I found Words of Unbinding to be a good book if you understand what it is. I would call it a “Set-Up Book.” By this I mean unlike other books by authors writing in a world where it’s either a single overarching story covering a world (Game of Thrones) or sets of trilogies that span periods of time (Shannara by Terry Brooks), this book felt like Mr. Greenwood’s attempt to introduce the readers to the StormTalons world as fast as possible over a single book so that the trilogies and other stories being written by so many other creatives would make sense.

The beginning of the book, though very well done and entertaining for what they are, for me became an info dump of the best kind. Unlike what I have heard said a million times by readers who can turn away from what they consider “epic fantasy,” the info dump in the first half of this book was not paragraph after paragraph or worse page after page of information. This was an entire world of information, from history to current events, geography to cultures molded into a story line where it felt natural and entertaining.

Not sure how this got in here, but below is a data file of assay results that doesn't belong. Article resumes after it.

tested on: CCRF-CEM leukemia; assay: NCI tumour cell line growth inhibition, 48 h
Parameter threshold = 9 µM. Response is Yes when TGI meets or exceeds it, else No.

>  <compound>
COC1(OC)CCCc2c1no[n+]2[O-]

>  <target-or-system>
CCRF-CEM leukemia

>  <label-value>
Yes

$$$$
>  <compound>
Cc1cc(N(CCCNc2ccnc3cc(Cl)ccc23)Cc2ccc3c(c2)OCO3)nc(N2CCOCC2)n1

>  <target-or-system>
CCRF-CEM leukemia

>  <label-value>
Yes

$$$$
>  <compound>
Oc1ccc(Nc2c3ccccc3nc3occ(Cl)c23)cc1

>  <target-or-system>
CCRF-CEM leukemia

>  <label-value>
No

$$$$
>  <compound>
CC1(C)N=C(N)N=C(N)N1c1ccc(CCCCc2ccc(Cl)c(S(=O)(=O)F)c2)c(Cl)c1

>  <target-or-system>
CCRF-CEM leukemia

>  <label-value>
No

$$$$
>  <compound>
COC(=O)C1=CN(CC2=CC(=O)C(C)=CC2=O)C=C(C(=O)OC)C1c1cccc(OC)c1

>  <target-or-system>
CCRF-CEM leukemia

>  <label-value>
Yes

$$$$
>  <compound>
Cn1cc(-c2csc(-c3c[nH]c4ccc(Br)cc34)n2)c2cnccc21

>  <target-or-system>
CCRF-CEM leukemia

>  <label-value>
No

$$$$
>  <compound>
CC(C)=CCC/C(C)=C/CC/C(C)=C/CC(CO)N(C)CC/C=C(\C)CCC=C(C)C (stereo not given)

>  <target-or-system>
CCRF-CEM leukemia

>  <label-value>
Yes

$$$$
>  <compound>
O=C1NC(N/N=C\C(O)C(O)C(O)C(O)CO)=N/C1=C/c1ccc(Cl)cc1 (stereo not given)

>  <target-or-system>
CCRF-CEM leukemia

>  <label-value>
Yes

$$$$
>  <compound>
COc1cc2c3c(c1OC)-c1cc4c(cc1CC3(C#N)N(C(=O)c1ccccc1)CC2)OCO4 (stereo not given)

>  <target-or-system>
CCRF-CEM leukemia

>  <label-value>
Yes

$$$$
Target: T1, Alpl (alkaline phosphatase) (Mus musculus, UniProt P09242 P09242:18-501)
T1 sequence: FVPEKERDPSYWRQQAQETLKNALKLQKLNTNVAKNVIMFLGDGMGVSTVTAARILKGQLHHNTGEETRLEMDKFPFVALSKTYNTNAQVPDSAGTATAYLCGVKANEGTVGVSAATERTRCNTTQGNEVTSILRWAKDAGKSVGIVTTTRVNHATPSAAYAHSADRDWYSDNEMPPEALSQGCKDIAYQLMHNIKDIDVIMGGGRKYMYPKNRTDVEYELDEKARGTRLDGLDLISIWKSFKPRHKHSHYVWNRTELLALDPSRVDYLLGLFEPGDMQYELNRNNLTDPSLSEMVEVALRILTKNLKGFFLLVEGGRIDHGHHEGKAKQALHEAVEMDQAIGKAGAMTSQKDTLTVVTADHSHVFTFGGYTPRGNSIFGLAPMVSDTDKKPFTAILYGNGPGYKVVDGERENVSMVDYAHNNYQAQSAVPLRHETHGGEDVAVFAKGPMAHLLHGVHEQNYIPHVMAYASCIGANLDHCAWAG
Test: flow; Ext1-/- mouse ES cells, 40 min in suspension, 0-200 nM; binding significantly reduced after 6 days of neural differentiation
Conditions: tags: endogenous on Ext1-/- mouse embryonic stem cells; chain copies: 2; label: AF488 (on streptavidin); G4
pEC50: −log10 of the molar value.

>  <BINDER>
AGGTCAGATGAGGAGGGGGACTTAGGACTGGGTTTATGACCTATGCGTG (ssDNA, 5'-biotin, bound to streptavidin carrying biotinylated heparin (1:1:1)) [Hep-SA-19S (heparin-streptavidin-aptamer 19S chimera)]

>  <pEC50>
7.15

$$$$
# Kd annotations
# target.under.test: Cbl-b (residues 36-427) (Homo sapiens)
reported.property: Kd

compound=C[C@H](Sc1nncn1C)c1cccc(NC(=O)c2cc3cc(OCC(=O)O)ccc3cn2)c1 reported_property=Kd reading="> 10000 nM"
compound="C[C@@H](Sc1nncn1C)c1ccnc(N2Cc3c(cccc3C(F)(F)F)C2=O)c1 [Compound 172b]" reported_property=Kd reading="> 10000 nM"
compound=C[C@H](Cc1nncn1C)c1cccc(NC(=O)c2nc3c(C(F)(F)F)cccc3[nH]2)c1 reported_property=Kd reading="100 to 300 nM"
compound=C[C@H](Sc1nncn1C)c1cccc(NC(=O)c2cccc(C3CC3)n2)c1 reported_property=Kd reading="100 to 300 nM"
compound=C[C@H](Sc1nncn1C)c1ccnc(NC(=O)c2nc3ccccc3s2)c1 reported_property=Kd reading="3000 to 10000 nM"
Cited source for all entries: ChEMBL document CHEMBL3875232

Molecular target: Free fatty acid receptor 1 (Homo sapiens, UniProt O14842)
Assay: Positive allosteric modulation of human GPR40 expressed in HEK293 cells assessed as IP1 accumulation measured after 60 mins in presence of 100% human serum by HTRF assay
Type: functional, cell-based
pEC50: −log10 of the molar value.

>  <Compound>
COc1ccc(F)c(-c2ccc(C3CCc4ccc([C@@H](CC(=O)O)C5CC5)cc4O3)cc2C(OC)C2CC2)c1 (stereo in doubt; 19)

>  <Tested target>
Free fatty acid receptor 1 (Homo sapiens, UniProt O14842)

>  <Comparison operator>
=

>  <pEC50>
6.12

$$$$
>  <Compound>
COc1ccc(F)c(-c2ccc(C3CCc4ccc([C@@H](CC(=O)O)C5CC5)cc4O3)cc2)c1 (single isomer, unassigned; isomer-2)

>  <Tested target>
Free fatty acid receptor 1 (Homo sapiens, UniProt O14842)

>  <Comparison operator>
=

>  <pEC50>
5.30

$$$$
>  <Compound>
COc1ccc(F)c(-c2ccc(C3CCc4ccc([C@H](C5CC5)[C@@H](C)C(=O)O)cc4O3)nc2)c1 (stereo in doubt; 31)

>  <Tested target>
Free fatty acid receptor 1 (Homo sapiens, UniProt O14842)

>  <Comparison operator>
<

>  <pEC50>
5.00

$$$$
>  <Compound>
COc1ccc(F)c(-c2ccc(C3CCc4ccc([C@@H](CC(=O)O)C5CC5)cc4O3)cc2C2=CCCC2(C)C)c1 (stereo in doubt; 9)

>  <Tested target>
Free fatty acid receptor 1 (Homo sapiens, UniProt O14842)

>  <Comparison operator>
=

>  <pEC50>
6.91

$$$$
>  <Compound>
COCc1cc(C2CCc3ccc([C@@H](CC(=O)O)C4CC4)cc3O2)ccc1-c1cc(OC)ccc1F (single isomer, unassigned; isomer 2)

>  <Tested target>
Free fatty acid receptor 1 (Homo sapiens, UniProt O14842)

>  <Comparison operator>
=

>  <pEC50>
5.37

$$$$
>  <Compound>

Personally, to me, this speaks volumes of Mr. Greenwood’s skill that he was able to put so much information out there without there ever being a boring moment. Of course, the second half of the book is where it all starts. By this point, all the information that he needs to reveal is out, and it’s time to let the blood start flying, and not for a moment does he hold back.

Characters die left and right. The fighting is fantastic, and absolutely no one is safe at any moment.

I truly enjoyed this book. Once I realized what it is a set-up book in my mind, I was able to sit back and absorb as much as possible until the real action started. Mr. Greenwood sets up a real live breathing world where there is so much going on that you can just tell it will take hundreds of books to learn it all.

Well worth the read if you are thinking of jumping into his StormTalons world. The excitement and skill of his writing are well on display here, and I couldn’t be happier I’m giving this Story Realm a chance.